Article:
You have registered as a mental health professional. Perhaps you have also joined a professional association. You are ready to ply your trade. You want to go into private practice but may not know the best way of getting started. This article discusses five steps to help you get started with your own private practice in mental health.
Step 1: Start With Your Why:
It is often useful to begin by reflecting on the reasons why you want to go into your own private practice, and why you specifically want to work in mental health. Your answers may reflect a desire for control over the way you work, the kinds of clients you choose to work with and the kinds of problems your clients are likely to face. Your answers might also reflect a desire for flexibility to look after a young family, pick up school-aged children or take care of aging parents.
From there, you may like to consider, where you would like to set up the practice. In so doing, you may like to consider the location of your professional rooms in relation to client sources, proximity to referring practitioners as well as proximity to public transport. You may also like to consider the location of premises in relation to ease of parking for both your clients and yourself.
Step 2: Find and Furnish Your Premises:
The second step is to find your own professional premises. You may choose to use a house, office or retail shop. You may decide to operate exclusively out of one location or you may choose to operate out of several locations. In either case, you might have exclusive use of the premises or you might be sharing the rooms with other colleagues.
When you have exclusive use of the professional rooms, you can furnish them so as to reflect your personal taste and intended professional image.
Step 3: Obtain Licenses, Registrations, Provider Numbers and Professional Indemnity Insurance:
As part of the third step, you will need to research and obtain any relevant licenses and registrations you may need to operate a mental health private practice in your state or country. These licenses and registrations may be in addition to your certification as a mental health professional.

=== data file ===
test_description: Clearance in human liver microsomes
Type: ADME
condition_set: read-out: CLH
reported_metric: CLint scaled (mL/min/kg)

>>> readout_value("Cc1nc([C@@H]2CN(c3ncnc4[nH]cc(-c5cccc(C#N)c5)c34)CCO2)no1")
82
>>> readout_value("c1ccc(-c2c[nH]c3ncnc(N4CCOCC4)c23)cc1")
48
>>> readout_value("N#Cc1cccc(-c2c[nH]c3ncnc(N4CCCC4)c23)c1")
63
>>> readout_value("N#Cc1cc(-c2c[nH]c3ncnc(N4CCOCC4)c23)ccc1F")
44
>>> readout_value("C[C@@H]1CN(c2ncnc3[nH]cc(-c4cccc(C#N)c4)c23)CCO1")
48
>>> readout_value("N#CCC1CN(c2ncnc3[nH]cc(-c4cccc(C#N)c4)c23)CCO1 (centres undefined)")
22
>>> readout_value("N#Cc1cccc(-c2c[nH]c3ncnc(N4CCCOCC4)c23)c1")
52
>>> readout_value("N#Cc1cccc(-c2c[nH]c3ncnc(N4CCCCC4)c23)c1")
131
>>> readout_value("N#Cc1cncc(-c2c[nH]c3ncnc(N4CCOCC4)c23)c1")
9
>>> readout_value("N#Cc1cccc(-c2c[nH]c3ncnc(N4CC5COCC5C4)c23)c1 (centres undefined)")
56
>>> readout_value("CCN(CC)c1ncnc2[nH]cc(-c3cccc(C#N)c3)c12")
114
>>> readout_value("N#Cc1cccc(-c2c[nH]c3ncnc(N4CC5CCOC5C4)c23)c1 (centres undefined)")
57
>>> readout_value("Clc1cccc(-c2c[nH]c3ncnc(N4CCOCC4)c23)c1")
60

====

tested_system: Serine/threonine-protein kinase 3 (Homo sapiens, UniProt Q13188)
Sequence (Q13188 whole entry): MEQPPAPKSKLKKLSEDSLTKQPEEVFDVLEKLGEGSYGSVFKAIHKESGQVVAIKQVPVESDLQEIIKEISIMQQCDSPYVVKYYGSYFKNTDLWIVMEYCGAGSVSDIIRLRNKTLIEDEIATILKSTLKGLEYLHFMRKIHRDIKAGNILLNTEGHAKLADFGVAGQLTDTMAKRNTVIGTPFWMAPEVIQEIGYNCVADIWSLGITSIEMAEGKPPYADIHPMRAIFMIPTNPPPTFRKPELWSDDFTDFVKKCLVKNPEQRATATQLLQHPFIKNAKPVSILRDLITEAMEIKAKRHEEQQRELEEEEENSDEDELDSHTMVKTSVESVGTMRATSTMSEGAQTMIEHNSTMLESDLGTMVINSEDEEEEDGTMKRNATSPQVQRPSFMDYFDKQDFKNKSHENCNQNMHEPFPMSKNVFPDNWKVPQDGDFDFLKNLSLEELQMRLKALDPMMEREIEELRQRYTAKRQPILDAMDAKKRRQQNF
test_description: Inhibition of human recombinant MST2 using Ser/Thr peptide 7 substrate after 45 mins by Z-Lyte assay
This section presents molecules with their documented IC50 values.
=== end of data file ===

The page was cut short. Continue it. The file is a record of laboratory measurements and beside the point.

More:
Secondly, you will want to obtain your own professional indemnity insurance. Your professional indemnity insurance should provide adequate cover, given the nature of the work you intend to provide. It should also include adequate public liability cover.
Finally, you will want to obtain a provider number for each location you intend to operate from. In Australia, for example, you might register for Medicare, Work Cover, Transport Accident Commission and National Disability Insurance Scheme.
Step 4: Hang Up Your Professional Sign:
At this stage, you are ready to hang up a professional sign. When you have exclusive use of the professional rooms, the appearance of the sign will be at your discretion. You can place your sign over the external face of the professional rooms. You can also place a sign over your consulting room door. If you share premises with other colleagues, your sign might be of the same format as those of your colleagues. Your sign may also be interspersed with those of your peers in alphabetical order.
Step 5: Prepare Your Promotional Materials:
At the final step, you are ready to promote yourself to both prospective clients and potential referrers. It will therefore be useful to you to prepare your own practice logo, business cards and letterhead, as well as brochures, information sheets and handouts. Down the track, you may also want to develop your own website.
In terms of style, layout and design, you would be well-advised to keep each promotional document consistent with your intended professional image. Each promotional document will also need to be consistent with remaining promotional materials.
In terms of content, you would be well-advised to provide information about how you work with clients, what clients can expect from your services, your background and expertise, hours of operation and fees.
By following the above five steps, you are well positioned to operating your own private practice in mental health. From this point onward, it is a matter of dividing your time between seeing clients, doing any behind-the-scenes paperwork and marketing your professional services.Author: Dr. Rachel Abramson Published: 2018-06-03